To celebrate the New Year, I’d like to introduce you to Sara Ella, a brand new author of a soon-to-be-published YA novel.
Sara has a lot of experience entering–and winning–fiction writing contests, so I thought you’d enjoy the advice she has to offer. Take it away, Sara!
The last thing I ever wanted to do was become an author.
Actually, not really. I’ve always wanted to be an author. But if I began my post that way, it wouldn’t hook you, now would it? However, starting my post with a contradiction piques your interest, doesn’t it? You probably wondered how I ended up becoming an author if it was the last thing I ever wanted to do, and thus you continued reading to find out how it happened.
And that is what “contesting” is all about, my friends.
Contests rely on first impressions. You may have the most stellar fiftieth page ever in your unpublished manuscript, but no writing contest judge will ever know that (nor will an agent) if you don’t hook them from page one, sentence one, word one! Because this is what they see. So it really doesn’t matter if your ending rivals Gayle Foreman’s “What just happened?” last page or Mary Weber’s “Aha, I got you!” final sentence. What matters is opening strong and ending your entry at the perfect place to leave ’em wanting more.
When I entered my first contest, I had no idea what I was doing. The truth is, even now that I can say I won an ACFW Genesis Award, I’m still learning, still growing as an author (and boy, do I have a long way to go). However, I have learned a few things in my two years of entering writing contests and in my more recent excursion of querying agents. I’m no expert, but I am going to share some things I’ve discovered along the way.
- Just because the entry limit is fifteen pages doesn’t mean you have to end it exactly at that point. Sure, you want to give the judges the biggest bite of your work as possible. After all, many contests cost money and you want as much feedback as you can get. But you also have to end your entry on a strong note. What if page fifteen ends with something like, Jack walked into the house? Now, if the fate of the world rests on Jack’s entrance into that house, go ahead and end it there. But, more often than not, this will not be the case. Always make sure to leave the judges wanting more. That may mean ending on page fourteen, thirteen, or twelve. Whatever the limit, there is no rule saying you have to enter the full amount. Go it?
- Even if you happen to be the next John Green or Cassandra Clare, readers are still subjective. Your story will not be loved by everyone (sorry to break it to you). There are books I LOVED that other people hated. Judges are advised to be kind in their critiques, but there will be comments and scores that will sting (I know from experience). Just take it with a grain of salt and move on. It’s one person’s opinion, not the end of the world.
- Which brings me to this next point—if you get the same feedback from more than one judge or contest, take it into consideration. Yes, it’s your story, but judges do know a thing or two about writing. They’re experienced authors, and, if you make it to a final round, agents and editors (as in the Genesis contest). After receiving similar feedback across the board on the original prologue for my YA fantasy BLEMISHED, I decided to chuck that opening and start in a different place. And I am so glad I did. My novel is stronger now. Thanks, Judges!!!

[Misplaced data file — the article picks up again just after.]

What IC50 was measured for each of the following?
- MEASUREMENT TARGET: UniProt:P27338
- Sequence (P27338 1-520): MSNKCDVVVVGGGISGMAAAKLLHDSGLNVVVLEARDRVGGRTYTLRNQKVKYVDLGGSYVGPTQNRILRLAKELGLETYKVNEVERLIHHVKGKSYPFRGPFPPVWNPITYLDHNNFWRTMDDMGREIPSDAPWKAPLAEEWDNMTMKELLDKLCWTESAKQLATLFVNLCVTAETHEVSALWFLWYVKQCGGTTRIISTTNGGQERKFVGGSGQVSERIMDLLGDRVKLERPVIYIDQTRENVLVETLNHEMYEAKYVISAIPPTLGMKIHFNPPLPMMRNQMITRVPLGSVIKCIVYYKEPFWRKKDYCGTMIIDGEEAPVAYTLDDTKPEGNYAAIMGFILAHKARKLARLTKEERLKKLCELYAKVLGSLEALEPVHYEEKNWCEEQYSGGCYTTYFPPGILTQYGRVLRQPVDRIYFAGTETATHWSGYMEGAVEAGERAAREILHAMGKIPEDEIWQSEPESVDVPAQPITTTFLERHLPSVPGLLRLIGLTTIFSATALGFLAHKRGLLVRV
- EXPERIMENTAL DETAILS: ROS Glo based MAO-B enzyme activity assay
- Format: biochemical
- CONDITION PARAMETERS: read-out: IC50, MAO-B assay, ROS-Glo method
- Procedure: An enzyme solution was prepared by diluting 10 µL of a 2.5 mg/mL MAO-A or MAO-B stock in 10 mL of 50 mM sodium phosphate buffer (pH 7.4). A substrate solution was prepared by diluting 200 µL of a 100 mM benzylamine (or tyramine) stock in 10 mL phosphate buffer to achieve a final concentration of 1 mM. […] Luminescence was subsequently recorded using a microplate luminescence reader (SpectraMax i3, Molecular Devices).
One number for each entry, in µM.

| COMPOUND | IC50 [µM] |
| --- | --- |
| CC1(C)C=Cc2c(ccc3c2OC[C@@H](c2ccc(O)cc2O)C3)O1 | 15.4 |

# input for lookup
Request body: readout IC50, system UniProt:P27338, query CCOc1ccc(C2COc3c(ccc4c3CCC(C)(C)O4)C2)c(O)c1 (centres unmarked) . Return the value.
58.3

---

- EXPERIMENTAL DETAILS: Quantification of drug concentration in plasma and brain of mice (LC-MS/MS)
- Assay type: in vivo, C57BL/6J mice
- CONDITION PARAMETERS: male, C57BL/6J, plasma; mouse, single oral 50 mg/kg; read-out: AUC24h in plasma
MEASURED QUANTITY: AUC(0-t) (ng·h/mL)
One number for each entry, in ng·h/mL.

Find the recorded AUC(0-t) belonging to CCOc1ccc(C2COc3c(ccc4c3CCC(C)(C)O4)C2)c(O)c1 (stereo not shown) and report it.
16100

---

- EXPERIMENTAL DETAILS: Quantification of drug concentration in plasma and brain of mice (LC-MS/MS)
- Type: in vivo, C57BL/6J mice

- If at first you don’t succeed…I know, it’s so cliché, but it’s totally true. J.K. Rowling received tons of rejections for Harry Potter before landing an agent, and even more before getting a book deal. Don’t let a few low scores or silence from the agent gallery get you down. Keep studying the craft. Revise, revise, revise. And seek help from other authors you know personally. This is probably the biggest and best advice. Don’t be afraid to ask for help. The worst they can say is no, right? And some might say no if they’re on deadline or have too much on their plate, but most (in my experience) are glad to help. If I hadn’t asked for help with my Genesis entry, there’s no way I would have won that award. So join organizations like ACFW, RWA, SCBWI, or others suited to your work and get involved in critique groups. Support and encourage other authors in their success. If you do, they’ll more than likely be happy to return the favor.
Thank you for the great advice, Sara. So happy you could join us today!
Thanks so much for hosting me, Cynthia! I’m glad I could share my experiences with your readers.
Fiction writers, don’t miss this opportunity to enter to win a critique from Sara. She is giving away a critique for the first 15 pages (or less, remember?) of one reader’s novel, novella, or short story.
To enter, place a comment below telling Sara why you’d like a critique from her. Please provide a website, blog, twitter, or email address where she can contact you if you win. Deadline is January 31, 2015.
Sara’s Bio: Sara Ella dreamed she would marry a prince (just call her Mrs. Charming) and live in a castle (aka The Plaza Hotel). Her fairy tale didn’t quite turn out as planned, but she did work for Disney—and her husband is far more swoony than any cartoon character could ever be. She now throws living room dance parties for her two princesses and conquers realms of her own imaginings. She is represented by Jim Hart of Hartline Literary. Visit her website at http://saraella.com, or connect with her on Facebook, Twitter, and YouTube